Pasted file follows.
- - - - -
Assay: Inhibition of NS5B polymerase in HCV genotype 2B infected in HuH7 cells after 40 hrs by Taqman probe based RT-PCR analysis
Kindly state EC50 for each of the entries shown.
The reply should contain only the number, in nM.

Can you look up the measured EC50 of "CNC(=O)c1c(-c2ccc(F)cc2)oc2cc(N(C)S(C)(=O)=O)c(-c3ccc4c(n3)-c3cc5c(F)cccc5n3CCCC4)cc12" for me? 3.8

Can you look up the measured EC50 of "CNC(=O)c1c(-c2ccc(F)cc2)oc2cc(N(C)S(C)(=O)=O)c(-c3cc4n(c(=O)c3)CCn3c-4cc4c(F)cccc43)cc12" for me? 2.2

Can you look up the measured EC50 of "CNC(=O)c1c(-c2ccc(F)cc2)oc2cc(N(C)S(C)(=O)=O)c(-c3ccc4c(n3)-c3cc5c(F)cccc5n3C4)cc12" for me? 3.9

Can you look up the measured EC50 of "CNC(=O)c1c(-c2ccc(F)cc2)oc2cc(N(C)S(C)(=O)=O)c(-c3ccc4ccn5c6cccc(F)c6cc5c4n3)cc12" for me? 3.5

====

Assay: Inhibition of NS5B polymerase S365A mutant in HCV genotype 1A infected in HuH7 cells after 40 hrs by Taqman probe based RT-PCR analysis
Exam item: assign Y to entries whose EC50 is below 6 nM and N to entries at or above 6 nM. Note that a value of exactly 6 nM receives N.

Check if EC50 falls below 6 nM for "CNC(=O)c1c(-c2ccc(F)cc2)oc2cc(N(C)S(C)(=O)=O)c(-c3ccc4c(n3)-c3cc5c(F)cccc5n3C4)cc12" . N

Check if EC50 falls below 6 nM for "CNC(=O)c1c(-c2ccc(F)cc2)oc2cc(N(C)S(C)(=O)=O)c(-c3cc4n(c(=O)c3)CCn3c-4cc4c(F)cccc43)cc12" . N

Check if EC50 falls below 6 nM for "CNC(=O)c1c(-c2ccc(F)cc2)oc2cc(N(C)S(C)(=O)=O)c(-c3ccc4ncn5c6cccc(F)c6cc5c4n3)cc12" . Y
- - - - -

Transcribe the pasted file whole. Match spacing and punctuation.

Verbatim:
Assay: Inhibition of NS5B polymerase in HCV genotype 2B infected in HuH7 cells after 40 hrs by Taqman probe based RT-PCR analysis
Kindly state EC50 for each of the entries shown.
The reply should contain only the number, in nM.

Can you look up the measured EC50 of "CNC(=O)c1c(-c2ccc(F)cc2)oc2cc(N(C)S(C)(=O)=O)c(-c3ccc4c(n3)-c3cc5c(F)cccc5n3CCCC4)cc12" for me? 3.8

Can you look up the measured EC50 of "CNC(=O)c1c(-c2ccc(F)cc2)oc2cc(N(C)S(C)(=O)=O)c(-c3cc4n(c(=O)c3)CCn3c-4cc4c(F)cccc43)cc12" for me? 2.2

Can you look up the measured EC50 of "CNC(=O)c1c(-c2ccc(F)cc2)oc2cc(N(C)S(C)(=O)=O)c(-c3ccc4c(n3)-c3cc5c(F)cccc5n3C4)cc12" for me? 3.9

Can you look up the measured EC50 of "CNC(=O)c1c(-c2ccc(F)cc2)oc2cc(N(C)S(C)(=O)=O)c(-c3ccc4ccn5c6cccc(F)c6cc5c4n3)cc12" for me? 3.5

====

Assay: Inhibition of NS5B polymerase S365A mutant in HCV genotype 1A infected in HuH7 cells after 40 hrs by Taqman probe based RT-PCR analysis
Exam item: assign Y to entries whose EC50 is below 6 nM and N to entries at or above 6 nM. Note that a value of exactly 6 nM receives N.

Check if EC50 falls below 6 nM for "CNC(=O)c1c(-c2ccc(F)cc2)oc2cc(N(C)S(C)(=O)=O)c(-c3ccc4c(n3)-c3cc5c(F)cccc5n3C4)cc12" . N

Check if EC50 falls below 6 nM for "CNC(=O)c1c(-c2ccc(F)cc2)oc2cc(N(C)S(C)(=O)=O)c(-c3cc4n(c(=O)c3)CCn3c-4cc4c(F)cccc43)cc12" . N

Check if EC50 falls below 6 nM for "CNC(=O)c1c(-c2ccc(F)cc2)oc2cc(N(C)S(C)(=O)=O)c(-c3ccc4ncn5c6cccc(F)c6cc5c4n3)cc12" . Y